Alfred North Whitehead
The science of pure mathematics ... may claim to be the most original creation of the human spirit.
The study of mathematics is apt to commence in disappointment....We are told that by its aid the stars are weighed and the billions of molecules in a drop of water are counted. Yet, like the ghost of Hamlet's father, this greatest science eludes the efforts of our mental weapons to grasp it.
Mathematics as a science, commenced when first someone, probably a Greek, proved propositions about "any" things or about "some" things, without specifications of definite particular things.
So far as the mere imparting of information is concerned, no university has had any justification for existence since the popularization of printing in the fifteenth century.
No Roman ever died in contemplation over a geometrical diagram.
[A reference to the death of Archimedes.]
Life is an offensive, directed against the repetitious mechanism of the Universe.
There is no nature at an instant.
Let us grant that the pursuit of mathematics is a divine madness of the human spirit, a refuge from the goading urgency of contingent happenings.
There is a tradition of opposition between adherents of induction and of deduction. In my view it would be just as sensible for the two ends of a worm to quarrel.
It is a profoundly erroneous truism, repeated by all copy books and by eminent people when they are making speeches, that we should cultivate the habit of thinking of what we are doing. The precise opposite is the case. Civilization advances by extending the number of important operations which we can perform without thinking about them.
Our minds are finite, and yet even in these circumstances of finitude we are surrounded by possibilities that are infinite, and the purpose of life is to grasp as much as we can out of that infinitude.
In modern times the belief that the ultimate explanation of all things was to be found in Newtonian mechanics was an adumbration of the truth that all science, as it grows towards perfection, becomes mathematical in its ideas.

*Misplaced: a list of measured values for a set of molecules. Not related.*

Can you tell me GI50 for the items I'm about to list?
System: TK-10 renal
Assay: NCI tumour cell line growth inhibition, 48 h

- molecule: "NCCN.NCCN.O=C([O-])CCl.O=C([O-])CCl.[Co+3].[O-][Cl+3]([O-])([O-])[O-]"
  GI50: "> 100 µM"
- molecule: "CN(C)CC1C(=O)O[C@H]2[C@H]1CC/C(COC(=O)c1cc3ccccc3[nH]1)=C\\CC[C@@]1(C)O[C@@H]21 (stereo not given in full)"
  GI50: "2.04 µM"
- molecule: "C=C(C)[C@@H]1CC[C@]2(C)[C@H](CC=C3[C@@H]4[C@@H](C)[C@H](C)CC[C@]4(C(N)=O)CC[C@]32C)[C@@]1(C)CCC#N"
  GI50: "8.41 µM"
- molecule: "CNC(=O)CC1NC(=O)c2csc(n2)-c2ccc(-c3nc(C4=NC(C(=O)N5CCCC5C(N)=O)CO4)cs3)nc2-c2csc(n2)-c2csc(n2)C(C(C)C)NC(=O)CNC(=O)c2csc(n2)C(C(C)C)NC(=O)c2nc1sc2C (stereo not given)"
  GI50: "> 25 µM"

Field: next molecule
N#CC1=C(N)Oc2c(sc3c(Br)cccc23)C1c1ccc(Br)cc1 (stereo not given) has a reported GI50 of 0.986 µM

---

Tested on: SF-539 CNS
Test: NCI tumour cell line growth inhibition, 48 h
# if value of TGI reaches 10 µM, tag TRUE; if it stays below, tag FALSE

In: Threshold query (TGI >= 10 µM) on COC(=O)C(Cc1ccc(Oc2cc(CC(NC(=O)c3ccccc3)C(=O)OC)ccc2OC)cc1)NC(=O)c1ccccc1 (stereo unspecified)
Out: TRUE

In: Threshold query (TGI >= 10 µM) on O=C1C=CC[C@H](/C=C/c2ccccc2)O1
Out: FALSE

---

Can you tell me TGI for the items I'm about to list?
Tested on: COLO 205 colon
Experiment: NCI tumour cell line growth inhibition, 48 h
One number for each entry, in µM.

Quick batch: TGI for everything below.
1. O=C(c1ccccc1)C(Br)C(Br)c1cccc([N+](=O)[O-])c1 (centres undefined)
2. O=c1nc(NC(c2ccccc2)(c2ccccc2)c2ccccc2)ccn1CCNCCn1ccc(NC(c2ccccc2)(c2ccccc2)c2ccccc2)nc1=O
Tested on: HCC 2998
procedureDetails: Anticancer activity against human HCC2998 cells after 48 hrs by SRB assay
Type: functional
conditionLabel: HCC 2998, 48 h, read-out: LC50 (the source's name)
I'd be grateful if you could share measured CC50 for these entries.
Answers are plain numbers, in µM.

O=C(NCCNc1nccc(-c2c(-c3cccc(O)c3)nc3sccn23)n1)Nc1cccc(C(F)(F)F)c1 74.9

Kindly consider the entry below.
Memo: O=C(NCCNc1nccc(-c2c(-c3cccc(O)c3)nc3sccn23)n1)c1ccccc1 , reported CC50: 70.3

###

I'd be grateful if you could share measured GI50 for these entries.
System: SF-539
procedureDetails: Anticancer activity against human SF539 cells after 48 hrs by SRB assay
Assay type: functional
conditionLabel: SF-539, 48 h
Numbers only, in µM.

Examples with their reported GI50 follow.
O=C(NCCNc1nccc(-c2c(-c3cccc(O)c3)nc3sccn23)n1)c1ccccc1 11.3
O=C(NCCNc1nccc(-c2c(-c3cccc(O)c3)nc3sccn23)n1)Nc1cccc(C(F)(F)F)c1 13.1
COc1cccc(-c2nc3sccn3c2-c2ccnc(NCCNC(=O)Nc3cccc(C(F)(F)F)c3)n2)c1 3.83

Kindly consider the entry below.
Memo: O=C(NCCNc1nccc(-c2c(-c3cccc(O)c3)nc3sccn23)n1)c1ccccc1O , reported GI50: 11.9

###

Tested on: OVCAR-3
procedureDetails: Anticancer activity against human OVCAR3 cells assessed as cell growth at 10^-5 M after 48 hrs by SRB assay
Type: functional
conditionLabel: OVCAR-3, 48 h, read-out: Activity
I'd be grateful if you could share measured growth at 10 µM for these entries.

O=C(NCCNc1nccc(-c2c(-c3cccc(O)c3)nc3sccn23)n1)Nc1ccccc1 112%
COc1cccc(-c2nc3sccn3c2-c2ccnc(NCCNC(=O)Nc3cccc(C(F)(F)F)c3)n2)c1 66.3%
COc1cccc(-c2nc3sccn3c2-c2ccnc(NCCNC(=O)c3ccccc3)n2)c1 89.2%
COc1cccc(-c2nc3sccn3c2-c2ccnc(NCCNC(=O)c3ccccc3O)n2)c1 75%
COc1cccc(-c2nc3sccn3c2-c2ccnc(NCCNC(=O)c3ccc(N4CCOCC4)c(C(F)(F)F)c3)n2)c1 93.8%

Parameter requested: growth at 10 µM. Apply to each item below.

Algebra reverses the relative importance of the factors in ordinary language. It is essentially a written language, and it endeavors to exemplify in its written structures the patterns which it is its purpose to convey. The pattern of the marks on paper is a particular instance of the pattern to be conveyed to thought. The algebraic method is our best approach to the expression of necessity, by reason of its reduction of accident to the ghostlike character of the real variable.
By relieving the brain of all unnecessary work, a good notation sets it free to concentrate on more advanced problems, and, in effect, increases the mental power of the race.
Everything of importance has been said before by somebody who did not discover it.
Seek simplicity, and distrust it.
Fundamental progress has to do with the reinterpretation of basic ideas.
We think in generalities, but we live in details.
Apart from blunt truth, our lives sink decadently amid the perfume of hints and suggestions.
"Necessity is the mother of invention" is a silly proverb. "Necessity is the mother of futile dodges" is much nearer the truth.
It is more important that a proposition be interesting than that it be true. This statement is almost a tautology. For the energy of operation of a proposition in an occasion of experience is its interest and is its importance. But of course a true proposition is more apt to be interesting than a false one.
War can protect; it cannot create.
The progress of Science consists in observing interconnections and in showing with a patient ingenuity that the events of this ever-shifting world are but examples of a few general relations, called laws. To see what is general in what is particular, and what is permanent in what is transitory, is the aim of scientific thought.